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Nixon Welcomes People Power

Tina Nixon says Masterton District Council’s forthcoming consultation on its big issues offers a chance for people power.

The Masterton public will get a chance to comment on its annual plan later this month.

The big-ticket items will be the future of the town’s civic centre and the resource consent to feed Henley Lake from the Ruamahanga River catchment.

Both the town hall and the lake were given stays of execution in an extraordinary meeting last week.

Nixon, whose mayoral campaign attracted national attention last year, voted against the amendments raised by colleagues in both matters last week.

But she said it was important for residents to have their say.

“It’s power to the people right now because they really have seen how we have concentrated our thinking and democracy has ruled.

“And now it’s time for people to see those proposals, pick them apart and see what the impact is on rates and make their decision.”

Two options over the future of the civic centre will be put to the public.

Councillor Frazer Mailman put the amendment forward to review options for the civic centre and proposed only demolishing the town hall’s auditorium.

After the decision, he said he thought a decision to demolish the whole building was “premature”.

But Nixon said she learned while working at the Canterbury Earthquake Recovery Authority that the preferred option to retain part of the centre could be complex, given only part of the centre would be demolished.

“Even if you’re just demolishing the town hall, you have to think “what is the impact on the buildings around it?” as you take it down.

“If you’re taking a slow, deliberate demolition, it’s going to cost an awful amount of money.”

She said the Henley debate was the same as the town hall conversation.

MDC will propose an option to keep taking water from the nearby river to feed the man-made lake. The amendment was raised by Deputy Mayor Graham McClymont.

A $600,000 budget has been allocated for the application for a resource consent to Greater Wellington Regional Council.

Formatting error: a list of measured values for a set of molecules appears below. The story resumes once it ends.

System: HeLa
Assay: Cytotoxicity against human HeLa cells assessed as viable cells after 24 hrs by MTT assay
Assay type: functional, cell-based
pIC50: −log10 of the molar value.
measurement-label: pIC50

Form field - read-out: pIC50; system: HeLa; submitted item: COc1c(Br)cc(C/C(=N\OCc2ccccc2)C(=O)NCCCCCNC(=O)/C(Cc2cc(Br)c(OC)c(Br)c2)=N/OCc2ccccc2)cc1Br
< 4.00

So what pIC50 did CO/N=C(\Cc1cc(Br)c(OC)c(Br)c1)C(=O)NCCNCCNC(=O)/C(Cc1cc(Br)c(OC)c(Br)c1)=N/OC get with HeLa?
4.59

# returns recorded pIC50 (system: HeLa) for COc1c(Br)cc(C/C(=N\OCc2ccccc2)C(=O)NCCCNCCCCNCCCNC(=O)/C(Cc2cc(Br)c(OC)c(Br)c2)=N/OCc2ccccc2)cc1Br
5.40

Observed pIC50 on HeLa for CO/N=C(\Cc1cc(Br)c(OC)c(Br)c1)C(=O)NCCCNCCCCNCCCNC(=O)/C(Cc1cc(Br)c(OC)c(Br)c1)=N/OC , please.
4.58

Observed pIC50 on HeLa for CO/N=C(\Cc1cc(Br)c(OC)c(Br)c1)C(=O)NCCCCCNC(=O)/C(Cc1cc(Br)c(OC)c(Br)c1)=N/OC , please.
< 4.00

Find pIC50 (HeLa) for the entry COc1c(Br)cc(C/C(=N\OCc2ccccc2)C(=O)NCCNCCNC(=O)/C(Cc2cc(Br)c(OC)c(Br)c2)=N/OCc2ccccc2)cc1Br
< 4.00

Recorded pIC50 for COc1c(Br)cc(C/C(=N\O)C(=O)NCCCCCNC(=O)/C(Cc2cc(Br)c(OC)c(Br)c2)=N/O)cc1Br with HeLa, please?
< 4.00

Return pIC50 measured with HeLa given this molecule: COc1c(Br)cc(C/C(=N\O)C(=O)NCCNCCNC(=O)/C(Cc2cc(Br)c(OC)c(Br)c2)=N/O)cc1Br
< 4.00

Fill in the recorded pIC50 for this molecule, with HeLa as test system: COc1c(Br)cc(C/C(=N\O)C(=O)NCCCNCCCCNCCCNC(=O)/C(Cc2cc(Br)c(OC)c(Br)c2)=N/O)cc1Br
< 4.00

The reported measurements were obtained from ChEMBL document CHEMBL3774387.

An alternative, cheaper proposal for ratepayers to consider involves investigating other water sources.

“I think our chances are really, really low, because we’re moving to do more around the protection of rivers, not less.”

Nixon was keen to ensure that all residents felt included in the consultation.

She said it was for all locals, not just ratepayers added to the debate.

“It affects people who are occupying houses and commercial buildings, who lease buildings.

“They have a stake in this as well and we often miss them. And they don’t see sometimes the connection either. “But if rates go up, rents go up. We just need to understand that they need to stand up and have their say as well.”

She said both the civic centre and Henley Lake were issues which could define this council’s legacy.

“I want a town that my grandkids grow up in, and they feel that I made some really cool decisions that were forward-thinking. I want a town that’s fit for them, that’s not mired in the past.”

The council meets next week to confirm its annual plan.

The proposals will be put to the public later this month, which Nixon said was valuable.

“I think it’s the one time where there is power to the people and it signals to us what is really important.

“The Town Hall and Henley Lake definitely are topics of discussion and very dear to the hearts of people in the Masterton district.”

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